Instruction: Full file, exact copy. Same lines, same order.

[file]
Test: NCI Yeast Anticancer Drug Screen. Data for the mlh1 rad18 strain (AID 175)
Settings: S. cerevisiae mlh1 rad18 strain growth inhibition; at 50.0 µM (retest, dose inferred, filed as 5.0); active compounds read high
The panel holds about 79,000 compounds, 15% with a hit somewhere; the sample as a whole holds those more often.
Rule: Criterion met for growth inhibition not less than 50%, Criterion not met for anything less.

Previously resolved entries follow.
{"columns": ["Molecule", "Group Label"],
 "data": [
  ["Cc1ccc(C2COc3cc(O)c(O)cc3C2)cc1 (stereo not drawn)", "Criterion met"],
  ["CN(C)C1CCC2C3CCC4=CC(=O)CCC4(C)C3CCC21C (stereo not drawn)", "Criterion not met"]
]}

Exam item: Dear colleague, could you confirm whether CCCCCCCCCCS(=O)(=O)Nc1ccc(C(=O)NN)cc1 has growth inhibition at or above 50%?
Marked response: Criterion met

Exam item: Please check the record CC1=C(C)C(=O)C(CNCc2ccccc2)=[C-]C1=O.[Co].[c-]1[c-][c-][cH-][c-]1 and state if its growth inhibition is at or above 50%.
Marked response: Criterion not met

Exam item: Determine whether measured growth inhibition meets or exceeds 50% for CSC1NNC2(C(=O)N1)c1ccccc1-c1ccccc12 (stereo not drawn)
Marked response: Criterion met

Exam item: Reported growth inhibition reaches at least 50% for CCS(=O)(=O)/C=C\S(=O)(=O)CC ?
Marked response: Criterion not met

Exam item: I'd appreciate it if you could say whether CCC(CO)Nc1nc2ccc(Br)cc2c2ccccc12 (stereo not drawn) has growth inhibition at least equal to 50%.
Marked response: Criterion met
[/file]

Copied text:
Test: NCI Yeast Anticancer Drug Screen. Data for the mlh1 rad18 strain (AID 175)
Settings: S. cerevisiae mlh1 rad18 strain growth inhibition; at 50.0 µM (retest, dose inferred, filed as 5.0); active compounds read high
The panel holds about 79,000 compounds, 15% with a hit somewhere; the sample as a whole holds those more often.
Rule: Criterion met for growth inhibition not less than 50%, Criterion not met for anything less.

Previously resolved entries follow.
{"columns": ["Molecule", "Group Label"],
 "data": [
  ["Cc1ccc(C2COc3cc(O)c(O)cc3C2)cc1 (stereo not drawn)", "Criterion met"],
  ["CN(C)C1CCC2C3CCC4=CC(=O)CCC4(C)C3CCC21C (stereo not drawn)", "Criterion not met"]
]}

Exam item: Dear colleague, could you confirm whether CCCCCCCCCCS(=O)(=O)Nc1ccc(C(=O)NN)cc1 has growth inhibition at or above 50%?
Marked response: Criterion met

Exam item: Please check the record CC1=C(C)C(=O)C(CNCc2ccccc2)=[C-]C1=O.[Co].[c-]1[c-][c-][cH-][c-]1 and state if its growth inhibition is at or above 50%.
Marked response: Criterion not met

Exam item: Determine whether measured growth inhibition meets or exceeds 50% for CSC1NNC2(C(=O)N1)c1ccccc1-c1ccccc12 (stereo not drawn)
Marked response: Criterion met

Exam item: Reported growth inhibition reaches at least 50% for CCS(=O)(=O)/C=C\S(=O)(=O)CC ?
Marked response: Criterion not met

Exam item: I'd appreciate it if you could say whether CCC(CO)Nc1nc2ccc(Br)cc2c2ccccc12 (stereo not drawn) has growth inhibition at least equal to 50%.
Marked response: Criterion met